This week has been a once-in-a-lifetime experience for many of our students. To see this city and experience these things with their classmates will be unforgettable. This group was complemented by many of the places we visited. They were polite, well-behaved, and listened attentively (most days 🙂 ). We are truly #CougarProud of this group as #CAtakesDC


By: Sally Allen, Director of Marketing & Development

February is the time when independent schools across the country begin their re-enrollment process. This is a time of excitement and anxiety for both the school and parent.  Excitement for parents, as they look ahead to a new grade, and a new experience and excitement from the school for all the wonderful opportunities in the new school year.  Anxiety from parents as they look ahead and envision their child in a new grade level and as they commit to another year financially for their child’s education. During this exciting time, it’s important to remember why you chose a private education.


Traditionally, parents choose private education for smaller class sizes, more intimate learning environments, specialized course selections, athletics, expanded collegiate scholarship opportunities, etc.  Click here and here to read our past blogs reflecting on choosing the right private school for your family. It is important to weigh the facts when deciding whether to re-enroll.

Making the commitment to re-enroll your child, often times causes families to reflect on the past year and evaluate your commitment to your school choice.  A few of things you may consider as re-enrollment begins are:


  • Do you feel your school is meeting the needs of your student?
  • Does your school adhere to their mission statement?
  • Do you and your family feel an active part of the school community?
  • Is your child able to meet the expectations set forth by the school?
  • Is your family able to continue the financial commitment to send your child there?

If you answered yes to the above questions, then you should immediately re-enroll your child in their current school.  If you answered no to any of the above questions, it is important that you reach out to your school faculty and administrators to address any concerns you may have and engage in conversations regarding your child’s educational future. Keep in mind many schools have a set re-enrollment period, giving priority to current students and families. Failing to meet those deadlines could result in loss of space at the school and late fees.

For more information on Clarksville Academy, it’s programs or the re-enrollment process, please visit: or contact

What to Look for When Choosing Private Education

By: Christie Burger, Admissions

As part two of private vs. public education series, we want to look more deeply at what parents should look for when choosing private education.  Private education is an increasingly popular option for many families and one that may be the right fit for yours.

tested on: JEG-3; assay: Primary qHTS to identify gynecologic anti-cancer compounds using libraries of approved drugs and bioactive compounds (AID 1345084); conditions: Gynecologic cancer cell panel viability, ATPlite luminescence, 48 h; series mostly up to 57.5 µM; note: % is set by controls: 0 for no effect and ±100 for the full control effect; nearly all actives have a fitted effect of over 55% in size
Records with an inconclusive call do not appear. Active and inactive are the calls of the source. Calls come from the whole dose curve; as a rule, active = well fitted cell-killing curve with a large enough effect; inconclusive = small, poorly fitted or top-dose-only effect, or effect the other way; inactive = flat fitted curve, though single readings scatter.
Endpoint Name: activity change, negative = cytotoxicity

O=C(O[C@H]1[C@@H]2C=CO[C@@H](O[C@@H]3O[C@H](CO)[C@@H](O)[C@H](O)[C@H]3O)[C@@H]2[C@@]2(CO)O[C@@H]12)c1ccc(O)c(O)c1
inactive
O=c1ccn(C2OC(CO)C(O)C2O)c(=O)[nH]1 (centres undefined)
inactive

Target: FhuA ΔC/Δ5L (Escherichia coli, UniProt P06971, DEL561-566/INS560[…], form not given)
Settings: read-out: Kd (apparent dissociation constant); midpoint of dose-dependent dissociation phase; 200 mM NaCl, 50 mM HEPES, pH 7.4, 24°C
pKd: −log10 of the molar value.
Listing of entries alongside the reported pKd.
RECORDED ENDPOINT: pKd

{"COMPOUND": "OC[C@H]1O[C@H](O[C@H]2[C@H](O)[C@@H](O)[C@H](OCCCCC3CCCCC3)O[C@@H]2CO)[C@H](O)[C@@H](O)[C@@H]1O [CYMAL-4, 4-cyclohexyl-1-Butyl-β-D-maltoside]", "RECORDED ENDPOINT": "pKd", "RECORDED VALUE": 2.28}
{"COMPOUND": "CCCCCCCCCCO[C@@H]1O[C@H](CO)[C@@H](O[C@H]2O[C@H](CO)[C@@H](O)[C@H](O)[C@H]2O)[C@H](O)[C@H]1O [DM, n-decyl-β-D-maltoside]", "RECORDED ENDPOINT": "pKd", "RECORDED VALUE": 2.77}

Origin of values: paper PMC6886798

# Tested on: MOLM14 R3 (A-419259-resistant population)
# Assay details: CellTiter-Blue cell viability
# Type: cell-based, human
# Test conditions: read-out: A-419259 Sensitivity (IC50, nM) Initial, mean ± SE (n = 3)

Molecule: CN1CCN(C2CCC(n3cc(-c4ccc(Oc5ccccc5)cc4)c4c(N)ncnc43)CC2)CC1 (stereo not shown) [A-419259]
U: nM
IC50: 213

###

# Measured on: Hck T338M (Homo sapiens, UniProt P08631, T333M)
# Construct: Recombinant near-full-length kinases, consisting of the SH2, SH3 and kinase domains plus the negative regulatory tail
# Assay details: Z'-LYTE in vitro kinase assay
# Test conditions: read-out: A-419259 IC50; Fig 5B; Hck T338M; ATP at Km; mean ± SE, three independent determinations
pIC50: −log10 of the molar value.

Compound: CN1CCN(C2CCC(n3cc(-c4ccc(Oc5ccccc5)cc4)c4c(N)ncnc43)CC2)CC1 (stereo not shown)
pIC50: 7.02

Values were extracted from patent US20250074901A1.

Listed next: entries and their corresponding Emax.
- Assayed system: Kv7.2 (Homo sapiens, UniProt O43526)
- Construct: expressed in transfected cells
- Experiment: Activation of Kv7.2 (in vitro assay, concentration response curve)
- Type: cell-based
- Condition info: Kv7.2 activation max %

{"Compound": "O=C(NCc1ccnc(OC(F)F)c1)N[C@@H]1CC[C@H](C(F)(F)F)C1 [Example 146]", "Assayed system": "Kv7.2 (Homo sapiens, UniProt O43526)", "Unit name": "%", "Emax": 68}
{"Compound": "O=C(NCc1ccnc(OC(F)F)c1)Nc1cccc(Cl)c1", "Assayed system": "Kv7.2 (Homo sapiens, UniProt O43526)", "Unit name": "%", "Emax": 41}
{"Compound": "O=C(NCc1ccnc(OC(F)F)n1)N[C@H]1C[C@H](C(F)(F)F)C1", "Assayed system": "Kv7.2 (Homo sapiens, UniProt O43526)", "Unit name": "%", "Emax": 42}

Here are a few questions to ask as you begin the process of choosing a school. 

  1. What is the philosophy of the school? It is important to make sure the philosophy of the school matches what your family is looking for in educational goals, as well as values. 
  1. Is the faculty of high quality and committed to challenging students to reach their potential? When looking at the quality of education, you have to start with a strong faculty. Dedicated, well-trained teachers are the key to a strong high-quality education. Ask the levels of education, years of experience, and certifications held by the faculty.
  1. How involved can I be as a parent? Independent schools have many opportunities for parent involvement.  Ask about parent organizations, policies for volunteering, and ability to visit on campus with your student. Partnership in your child’s education can go along way in their educational development.
  1. What extracurricular opportunities are available for students? Education is the main focus of schools, but the extracurricular opportunities can truly shape the student’s experience during their school years. See what clubs, sports, and organizations are available for your child’s age group. 
  1. What is the success rate of the school’s graduates regarding progressions to secondary education, as well as, awarded scholarships? For high school students, progressing to the college level, and college acceptance rates should be a priority of most independent schools.  Ask the guidance office, what the rate is for college acceptances for the graduating classes, ACT/SAT score averages, and scholarship amounts awarded each year. 
  1. What is the student profile and admission requirements? Ask yourself, does your child fit the type of student that each school’s student body represents? Ask each school what their requirements are for admissions and see if those characteristics are also important to your family’s goals. 
  1. How happy are the students and faculty? Happy students say so much about a school. They are generally more enthusiastic, eager to learn, and ultimately become successful. A teacher that is happy and content is one that will form a partnership with each family and provide a solid educational experience.

As you begin your search, make a list of these things and the qualities you most want in a school. Keep in mind that no one school is perfect, or will meet all of the criteria on your list. However, you want to select the school that best fits your student, family values, and educational goals. 

Begin Your Journey.